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The distribution of integers with a divisor in a given interval. (English) Zbl 1181.11058
This paper considers the number of integers $$n\leq x$$ having a divisor in a given interval $$(y,z]$$, denoted by $$H(x,y,z)$$. The principal result gives the order of magnitude of $$H(x,y,z)$$ uniformly in all parameters, irrespective of the size of $$z- y$$ relative to $$x$$ and $$y$$. Similarly one may write $$H_r(x,y, z)$$ for the number of integers $$n\leq x$$ with exactly $$r$$ divisors in $$(y, z]$$. For $$r= 1$$ the exact order of magnitude is found for any $$x$$, $$y$$, $$z$$ with $$z\leq x^{1/2-\varepsilon}$$, where $$\varepsilon$$ is any fixed positive constant. When $$r\geq 2$$ is fixed the order of magnitude of $$H_r(x,y,z)$$ is also determined for large $$y$$ and $$z$$ in the range $y+{y\over (\log y)^{\log 4-1-\varepsilon}}\leq z\leq\min\{y^C, x^{1/2-\varepsilon}\},$ for any fixed $$\varepsilon> 0$$ and $$C> 1$$. These questions have previously been investigated by R. R. Hall [Sets of multiples, Cambridge Tracts in Mathematics. 118. Cambridge: Cambridge University Press (1996; Zbl 0871.11001)] and by G. Tenenbaum [(*) Compos. Math. 51, 243–263 (1984; Zbl 0541.10038) and Acta Arith. 49, No. 2, 165–187 (1987; Zbl 0636.10038)] amongst others. This second paper of Tenenbaum makes two conjectures on the relative sizes of $$H(x,y,z)$$ and $$H_r(x,y,z)$$. One of these is established in the present paper apart from one small range of the variables. The other conjecture states that if $$r\geq 1$$ and $$\varepsilon> 0$$ are fixed then for $$y\leq x^{1/2-\varepsilon}$$ one has $H_r(x,y,z)= o(H(x,y,z))$ as $$z/y\to\infty$$. The present paper proves this completely.
It is not hard to show that both $$x^{-1}H(x,y,z)$$ and $$x^{-1}H_r(x,y,z)$$ tend to limits as $$x\to\infty$$. These limits are denoted by $$\varepsilon(y, z)$$ and $$\varepsilon_r(y, z)$$, respectively. It was conjectured by P. Erdős [Vestn. Leningr. Univ. 15, No. 13 (Ser. Mat. Mekh. Astron. No. 3), 41–49 (1960; Zbl 0104.26804)] that $$\varepsilon_1(y, 2y)/\varepsilon(y, 2y)\to 0$$ as $$y\to 0$$. This is now shown to be false. More generally, one has ${\varepsilon_r(y,\lambda y)\over \varepsilon(y,\lambda y)}\gg_{r,\lambda} 1$ for any fixed $$\lambda> 1$$ and $$r\in\mathbb N$$.
The paper presents a number of corollaries of the main theorems. We mention just one. If $$\rho(n)$$ denotes the largest divisor $$d$$ of $$n$$ with $$d\leq\sqrt{n}$$, then $$\sum_{n\leq x}\rho(n)$$ has exact order $x^{3/2}(\log x)^{-\delta}(\log\log r)^{-3/2}.$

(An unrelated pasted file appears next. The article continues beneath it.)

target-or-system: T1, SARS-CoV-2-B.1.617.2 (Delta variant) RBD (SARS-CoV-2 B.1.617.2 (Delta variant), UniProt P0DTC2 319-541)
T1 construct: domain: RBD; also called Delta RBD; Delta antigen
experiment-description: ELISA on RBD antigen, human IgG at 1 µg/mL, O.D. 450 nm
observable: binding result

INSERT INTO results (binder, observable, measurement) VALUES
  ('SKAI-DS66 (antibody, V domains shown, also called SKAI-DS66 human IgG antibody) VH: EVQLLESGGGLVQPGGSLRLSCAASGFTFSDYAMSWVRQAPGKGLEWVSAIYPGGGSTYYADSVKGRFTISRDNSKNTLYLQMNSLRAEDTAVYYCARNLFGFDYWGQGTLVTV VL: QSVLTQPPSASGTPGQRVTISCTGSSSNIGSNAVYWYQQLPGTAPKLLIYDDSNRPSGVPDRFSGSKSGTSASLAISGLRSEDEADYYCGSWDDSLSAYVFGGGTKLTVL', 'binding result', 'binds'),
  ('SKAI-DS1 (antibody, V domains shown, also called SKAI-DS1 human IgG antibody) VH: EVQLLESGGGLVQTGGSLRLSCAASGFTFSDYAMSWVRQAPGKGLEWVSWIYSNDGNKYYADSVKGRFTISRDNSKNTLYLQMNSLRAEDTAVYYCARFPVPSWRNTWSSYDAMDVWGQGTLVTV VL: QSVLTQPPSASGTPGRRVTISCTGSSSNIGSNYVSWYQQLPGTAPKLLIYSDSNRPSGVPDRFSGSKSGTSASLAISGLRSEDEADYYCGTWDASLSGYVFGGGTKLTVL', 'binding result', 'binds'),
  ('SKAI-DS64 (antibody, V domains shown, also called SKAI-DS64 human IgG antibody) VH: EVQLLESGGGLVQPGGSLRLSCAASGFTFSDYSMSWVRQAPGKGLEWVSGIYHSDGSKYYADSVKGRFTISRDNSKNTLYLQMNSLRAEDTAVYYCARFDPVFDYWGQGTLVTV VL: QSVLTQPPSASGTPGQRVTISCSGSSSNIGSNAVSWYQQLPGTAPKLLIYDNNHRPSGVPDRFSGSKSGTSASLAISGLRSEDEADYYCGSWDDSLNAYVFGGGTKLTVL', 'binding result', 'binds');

The detailed estimates for $$H_r(x,y, z)$$ are quite complicated, but we shall describe here the results for $$H(x,y,z)$$, which will suffice to give the general flavour. Given $$z> y\geq 4$$ define $$\eta$$, $$u$$, $$\beta$$ and $$\xi$$ by $$z= e^ny= y^{1+u}$$, $$\eta= (\log y)^{-\beta}$$, and $\beta= \log 4- 1+{\xi\over\sqrt{\log\log y}},$ and set $$\delta= 1-{1+ \log\log 2\over\log 2}$$ and $G(\beta)= \begin{cases} 1+ {1+\beta\over\log 2}\log({1+\beta\over e\log 2}),\quad & 0\leq\beta\leq\log 4-1,\\ \beta,\quad & \beta\geq\log 4-1.\end{cases}$
In his paper (*), G. Tenenbaum showed that $$H(x,y,z)$$ has changes in behaviour around $$z- y^2$$, near $$z= 2y$$, and in the vicinity of $z= z_0(y):= y\exp\{(\log y)^{1-\log 4}\}.$ The main theorem of the paper then states that for $$1\leq y\leq y\leq x$$ one has firstly four preliminary cases, namely
$$H(x,y,z)= 0$$ for $$z< [y]+ 1$$;
$$H(x,y,z)= [x([y]+ 1)^{-1}]$$ for $$[y]+ 1\leq z< y+ 1$$;
$$H(x,y,z)$$ is of order $$1$$ for $$z> y+1$$ and $$x\leq 100000$$; and
$$H(x,y,z)$$ is of order $$x$$ for $$z> y+ 1$$, $$y\leq \max(100,\sqrt{2})$$ and $$x> 100000$$.
The main case is that in which $$x> 100000$$ and $$100\leq y\leq\min(z- 1,\sqrt{x})$$, and here there are three subranges. When $$y+ 1\leq z\leq z_0(y)$$ the function $$H(x,y,z)$$ has order of magnitude $$\eta x$$; for $$z_0(y)\leq z\leq 2y$$ it has order ${x\beta\over\max(1, -\xi)(\log y)^{G(\beta)}};$ and for $$2y\leq z\leq y^2$$ it has order of magnitude $$u^\delta(\log 2/u)^{-3/2}$$. Finally, when $$x> 100000$$, $$\sqrt{x}< y< z\leq x$$ and $$z\geq y+ 1$$ the function $$H(x,y,z)$$ has the same order of magnitude as $$H(x,x/z, x/y)$$ if $$x/y\geq x/z+ 1$$, and otherwise is of order $$\eta x$$. In all these cases, when we say “$$H(x,y,z)$$ has order of magnitude $$F(x,y,z)$$”, say, we mean that $$F(x,y,z)\ll H(x,y,z)\ll F(x,y, z)$$ with absolute implied constants.

##### MSC:
 11N25 Distribution of integers with specified multiplicative constraints
##### Keywords:
divisors; interval; order of magnitude; Erdős conjecture
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